Actually, it was about the conjunction of the crescent moon and Jupiter, which could practically not be observed in the Skymax-127, because both did not fit together into the field of view.

At first, I observed the conjunction beetween moon and Jupiter (17-19 o'clock) as well as Saturn (32, 10 mm), then M 11 (moon was setting when observing M 11 and then gone), Cr 399, M 27 and M 71, later M 15 and M 2.

>> All in all, I was very satisfied with the SM127 with respect to DSO performance!

At higher magnifications, however, focusing (sharpness) seemed problematic or difficult to adjust (on small stars)... Maybe, the reason was that the sky was not quite clear...

Observed Cr 399 in TS binoculars; Astrid ditto with LT binoculars, and also M 11

SM-127 on AZ Pronto mount, LT and TS binoculars 32mm Plössl, 24 mm WA, 16 mm UWA, 10 mm WA
Nov 27
MH
OC: M 45
GN: M 42/43
Orion:
M 42/43: Very nice as long as clouds did not cover the Orion Nebula

Taurus:
M 45: Also nice (only with 56 mm)

New Moon; the clouds were very disturbing and at the end, observations were no longer possible... C8 on Star Discovery mount (manually) 56mm-Plössl, 35 mm WA, 28 mm LET
Nov 29
Erk
GC: M 15 Pegasus:
M 15: Very nice in all the eyepieces. Here are some observations:
  • 56...28 mm: Very bright core is clearly visible
  • 18/16 mm: glimpses of fine stars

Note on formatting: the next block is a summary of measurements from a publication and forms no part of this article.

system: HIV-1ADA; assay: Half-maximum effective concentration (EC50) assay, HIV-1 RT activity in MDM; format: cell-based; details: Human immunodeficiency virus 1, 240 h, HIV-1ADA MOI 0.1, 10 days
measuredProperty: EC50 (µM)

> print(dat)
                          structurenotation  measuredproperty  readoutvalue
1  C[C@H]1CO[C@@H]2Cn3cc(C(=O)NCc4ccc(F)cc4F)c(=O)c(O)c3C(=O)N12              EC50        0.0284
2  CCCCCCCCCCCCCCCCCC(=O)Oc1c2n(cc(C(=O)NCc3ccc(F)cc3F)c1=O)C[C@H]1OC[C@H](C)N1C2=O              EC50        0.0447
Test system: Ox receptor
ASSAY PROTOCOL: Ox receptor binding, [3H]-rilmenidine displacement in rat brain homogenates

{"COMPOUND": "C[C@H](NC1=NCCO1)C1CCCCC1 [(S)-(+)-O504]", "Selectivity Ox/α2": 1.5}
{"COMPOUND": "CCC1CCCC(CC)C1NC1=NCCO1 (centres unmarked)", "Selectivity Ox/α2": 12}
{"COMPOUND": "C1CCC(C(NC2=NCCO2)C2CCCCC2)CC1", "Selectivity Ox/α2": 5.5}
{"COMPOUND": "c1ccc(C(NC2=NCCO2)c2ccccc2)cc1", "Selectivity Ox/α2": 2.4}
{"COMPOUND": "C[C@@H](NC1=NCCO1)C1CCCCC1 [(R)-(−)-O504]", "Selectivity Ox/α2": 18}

• 10 mm: large, structured, fine stars with averted vision; a little bit "faint" already (EP = 1)...

Eyepiece comparison (see here)

Als ich M 2 versuchen wollte und nicht finden konnte, kamen Wolken - und nichts ging mehr... Später waren sie wieder weg, aber es war alles etwas schwach zu sehen, also wohl doch feine Wolken...

C8 on Star Discovery mount (manually) 56mm-Plössl, 35 mm WA, 28 mm LET, TSWA32, TSWA38, 18 mm ES, 24 mm, 16 mm, 10 mm
Nov 30
Erk
OC: M 45
GN: M 42/43
Orion:
M 42/43: Observed with 56, 38, 35, 32, and 28 mm: Very nice wings; at the end, clouds appeared...

Taurus:
M 45: Seen just a section with 56 and 38 mm eyepieces. Nice, but probably better in other telescopes...

Crescent of the moon
See my eyepiece comparison

Astrid also saw all this.

C8 on Star Discovery mount (manually) 56mm-Plössl, 35 mm WA, 28 mm LET, TSWA32, TSWA38, 18 mm ES, 24 mm, 16 mm, 10 mm
Dec 2
Erk
--- --- Crescent of the moon
See my eyepiece comparison
C8 on Star Discovery mount (manually) ditto
Dec 4
Erk
GC: M 2, M 15
OC: M 45
GN: M 42/43, M 78
Aquarius:
First, I observed M 2 in different eyepieces (56, 35, 28, 24, 18, 16, 10); at long focal lengths, the bright core was clearly visible; even at 100 x to 200 x. I was not able to resolve the cluster into stars, probably because of the full moon. The sky background was relatively bright, because the moon was still to the left of M 2/M 15.

Pegasus: